Prof. Dr. Guy Vingerhoets | Professor of Neuropsychology
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My research is structured along three research lines.
Together with tool use, language can be considered a typically human ability. The neural organization of this strongly lateralized function is complex, but by means of transcranial Doppler ultrasonography and magnetic resonance imaging functional asymmetries of distinct language functions can be studied. Our language research focused on several less well investigated topics such as multilingualism, prosody, and narrative comprehension. In addition, we have contributed to the non-invasive assessment of language dominance in adults and children which is important in a neurosurgical context.
Intrigued by the strong laterlization of language and praxis, we became interested in structural and functional brain asymmetry. By studiying partcipants with atypical lateralizations of for example language or visceral organization, we hope to contribute to a better understanding of human asymmetry.
Motor cognition refers to the representation of action and its associated processes. Although our interest in this field was sparked by the spectacular symptoms of apraxia in patients following stroke, our approach focuses mainly on neuroimaging in healthy volunteers to unravel the neural correlates of action representation. We investigated the neural underpinnings of tools and tool use, motor resonance and action priming, motor imagery, grasp selection, and the influence of handedness and language dominance on the lateralization of the praxis network. We also aim to translate these fundamental insights for clinical use by investigating the optimal conditions of motor resonance and by assessing the contribution of motor imagery in stroke recovery.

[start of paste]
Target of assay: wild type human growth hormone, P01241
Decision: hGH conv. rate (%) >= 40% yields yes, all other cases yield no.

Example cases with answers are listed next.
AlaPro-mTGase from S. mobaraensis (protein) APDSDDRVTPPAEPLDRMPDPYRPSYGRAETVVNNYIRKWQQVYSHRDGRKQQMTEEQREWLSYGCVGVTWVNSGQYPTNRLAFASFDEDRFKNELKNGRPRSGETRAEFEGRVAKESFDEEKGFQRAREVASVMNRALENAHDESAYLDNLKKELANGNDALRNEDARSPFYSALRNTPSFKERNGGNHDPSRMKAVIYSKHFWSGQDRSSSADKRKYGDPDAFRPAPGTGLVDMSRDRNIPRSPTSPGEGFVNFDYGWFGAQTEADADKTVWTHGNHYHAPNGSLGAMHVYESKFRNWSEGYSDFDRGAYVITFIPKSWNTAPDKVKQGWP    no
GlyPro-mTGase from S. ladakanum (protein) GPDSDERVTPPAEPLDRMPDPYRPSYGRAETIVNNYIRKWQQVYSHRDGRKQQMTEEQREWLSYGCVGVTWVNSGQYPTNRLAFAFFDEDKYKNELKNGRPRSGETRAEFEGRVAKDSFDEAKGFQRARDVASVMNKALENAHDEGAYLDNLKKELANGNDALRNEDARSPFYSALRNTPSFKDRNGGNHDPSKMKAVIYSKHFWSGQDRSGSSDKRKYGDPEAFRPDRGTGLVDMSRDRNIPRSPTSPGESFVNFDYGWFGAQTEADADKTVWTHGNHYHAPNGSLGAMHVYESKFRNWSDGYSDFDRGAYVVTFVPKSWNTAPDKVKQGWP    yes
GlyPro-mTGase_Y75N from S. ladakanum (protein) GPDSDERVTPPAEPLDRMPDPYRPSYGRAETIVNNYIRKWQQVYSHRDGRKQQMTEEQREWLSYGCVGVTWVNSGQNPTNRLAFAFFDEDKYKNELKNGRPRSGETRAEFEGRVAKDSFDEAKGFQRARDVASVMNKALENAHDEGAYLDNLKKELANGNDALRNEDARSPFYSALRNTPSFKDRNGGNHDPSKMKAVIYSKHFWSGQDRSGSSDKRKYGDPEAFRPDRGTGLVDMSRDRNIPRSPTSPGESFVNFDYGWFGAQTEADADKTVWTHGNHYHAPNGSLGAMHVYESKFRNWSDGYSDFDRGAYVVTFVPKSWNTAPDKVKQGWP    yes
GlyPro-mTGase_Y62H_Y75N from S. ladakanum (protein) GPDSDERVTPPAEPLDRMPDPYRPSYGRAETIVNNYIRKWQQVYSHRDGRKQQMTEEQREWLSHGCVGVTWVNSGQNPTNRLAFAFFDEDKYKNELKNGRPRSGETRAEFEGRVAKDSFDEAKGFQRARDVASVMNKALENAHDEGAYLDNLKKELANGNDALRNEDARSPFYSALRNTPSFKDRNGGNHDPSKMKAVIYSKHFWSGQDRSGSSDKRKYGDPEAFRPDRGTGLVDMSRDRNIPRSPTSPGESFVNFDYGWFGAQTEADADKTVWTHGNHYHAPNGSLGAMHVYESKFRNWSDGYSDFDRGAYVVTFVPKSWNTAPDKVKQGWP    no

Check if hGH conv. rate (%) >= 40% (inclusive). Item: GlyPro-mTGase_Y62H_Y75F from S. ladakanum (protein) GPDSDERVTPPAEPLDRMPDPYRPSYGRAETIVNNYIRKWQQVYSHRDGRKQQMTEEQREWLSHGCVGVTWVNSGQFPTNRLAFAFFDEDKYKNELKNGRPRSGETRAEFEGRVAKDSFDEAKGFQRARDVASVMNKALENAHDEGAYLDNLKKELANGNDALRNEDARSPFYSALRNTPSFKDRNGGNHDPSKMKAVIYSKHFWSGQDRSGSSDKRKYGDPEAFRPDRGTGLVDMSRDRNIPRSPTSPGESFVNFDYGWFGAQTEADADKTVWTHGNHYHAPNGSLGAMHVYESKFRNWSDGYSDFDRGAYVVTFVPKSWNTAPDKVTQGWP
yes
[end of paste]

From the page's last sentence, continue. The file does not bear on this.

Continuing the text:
In this research line the focus is on the patient suffering from brain damage. Brain dysfunction may be obvious, as in classical neurological diseases such as multiple sclerosis or stroke, or it may be presumed, as in some developmental disorders. Clinical neuropsychological research aims to contribute to a better description and understanding of the cognitive disturbances involved, discover ways that could speed up diagnosis, and provide guidelines and methods for a better and safer treatment outcome. Our research involved studies on Parkinson's Disease, epilepsy, Alzheimer's disease, multiple sclerosis, stroke, developmental coordination disorder, and traumatic brain injury.
In medical neuropsychology, we seek to understand how non-neurological disease and its treatment impacts on the cognitive and cerebral integrity of the patient. My first steps in neuropsychological research involved the assessment of cognitive disabilities following cardiac disease and open heart surgery. Since my PhD dissertation on this subject our group continued to do research on the relation between cardiovascular disease and cognition, including cardiopulmonary bypass, congenital heart disease, and carotid artery disease.
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